Facebook factors as the most popular social networking platform with around 4.5% of internet users signing in.

Blogging platform LiveJournal is a popular choice, ranking 5th globally by the number of accounts registered.

Twitter lags behind somewhat, with only 37,000 users throughout Ukraine. However, it should be noted that the number of users of the social media site has doubled since January, demonstrating that it is rapidly rising in popularity.

 

Bellwether brands

There is a breadth of brands with strongholds in Ukraine, split between global giants and more local success stories.

Industry is a major feeder of the Ukrainian economy, with major steel works, oil firms and mines operating in the country.

Metinvest Holding has both coal mining and steel divisions; Interpipe works predominantly in steel and Smart Holding works in construction and metal production.

The financial sector is represented by the Ukrainian Exchange and System Capital Management, while Smart Holding has a fiscal offering alongside its industrial divisions.

‘Some of Ukraine’s leading industrial companies are becoming important players in international business,’ says de Klerk.

‘These large conglomerates run effective and sustained PR campaigns and operate CSR policies.’

The consumer market sees global players such as Unilever, Johnson & Johnson, JTI and Coca-Cola taking a big market share.

Microsoft and Hewlett-Packard fly the flag for the global technology market. On a local level, Telenor Group and Kievstar are mobile leaders and popular Ukraine vodka brand Nemirov is a top selling drinks brand.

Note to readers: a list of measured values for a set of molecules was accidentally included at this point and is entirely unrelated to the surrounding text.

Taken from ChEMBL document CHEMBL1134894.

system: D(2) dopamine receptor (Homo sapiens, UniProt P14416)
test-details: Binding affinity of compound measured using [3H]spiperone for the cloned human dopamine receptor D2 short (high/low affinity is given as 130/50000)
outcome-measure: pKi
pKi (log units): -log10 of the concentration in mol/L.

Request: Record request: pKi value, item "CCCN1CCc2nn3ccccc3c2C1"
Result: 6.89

Popovych explains: ‘Key practice areas include corporate communications and lifestyle marketing.

‘Telecommunications companies and major FMCG companies continue to be some of the most significant advertisers in Ukraine.’

Globally speaking, Starodubska believes that, in terms of its PR, a Ukrainian based company has only its own reputation to rely on.

She says: ‘The main reputation challenges most Ukrainian companies are facing have to do with trust of investors, consumers, partners and even employees.

‘Ukraine as a country has no stable reputation in the world, so when the company has to promote itself and its product, it has only its own reputation to rely on.’

 

Agencies

As reflects the market in terms of brand representation, there is a similar split in how agencies operate.

Popovych says: ‘Both affiliates of global agencies and local companies are represented in the Ukrainian market. Experienced market players are given preference in time of change. ‘

These affiliates include Mikhailov&Partners and PRP Group CIS.

As digital increases in influence in the country, like other global markets, so too does the volume of smaller boutique agencies.

Larger consultancies usually sit at around 20-30 people, so still moderately small when compared to the industry on a global scale. The boutique agencies can be as small as 2-3 people.

According to de Klerk, only 30% of the market is represented by the international agencies and their affiliates.

Popovych adds: ‘Boutique agencies often represent only one sector, focusing on financial communications only or events.’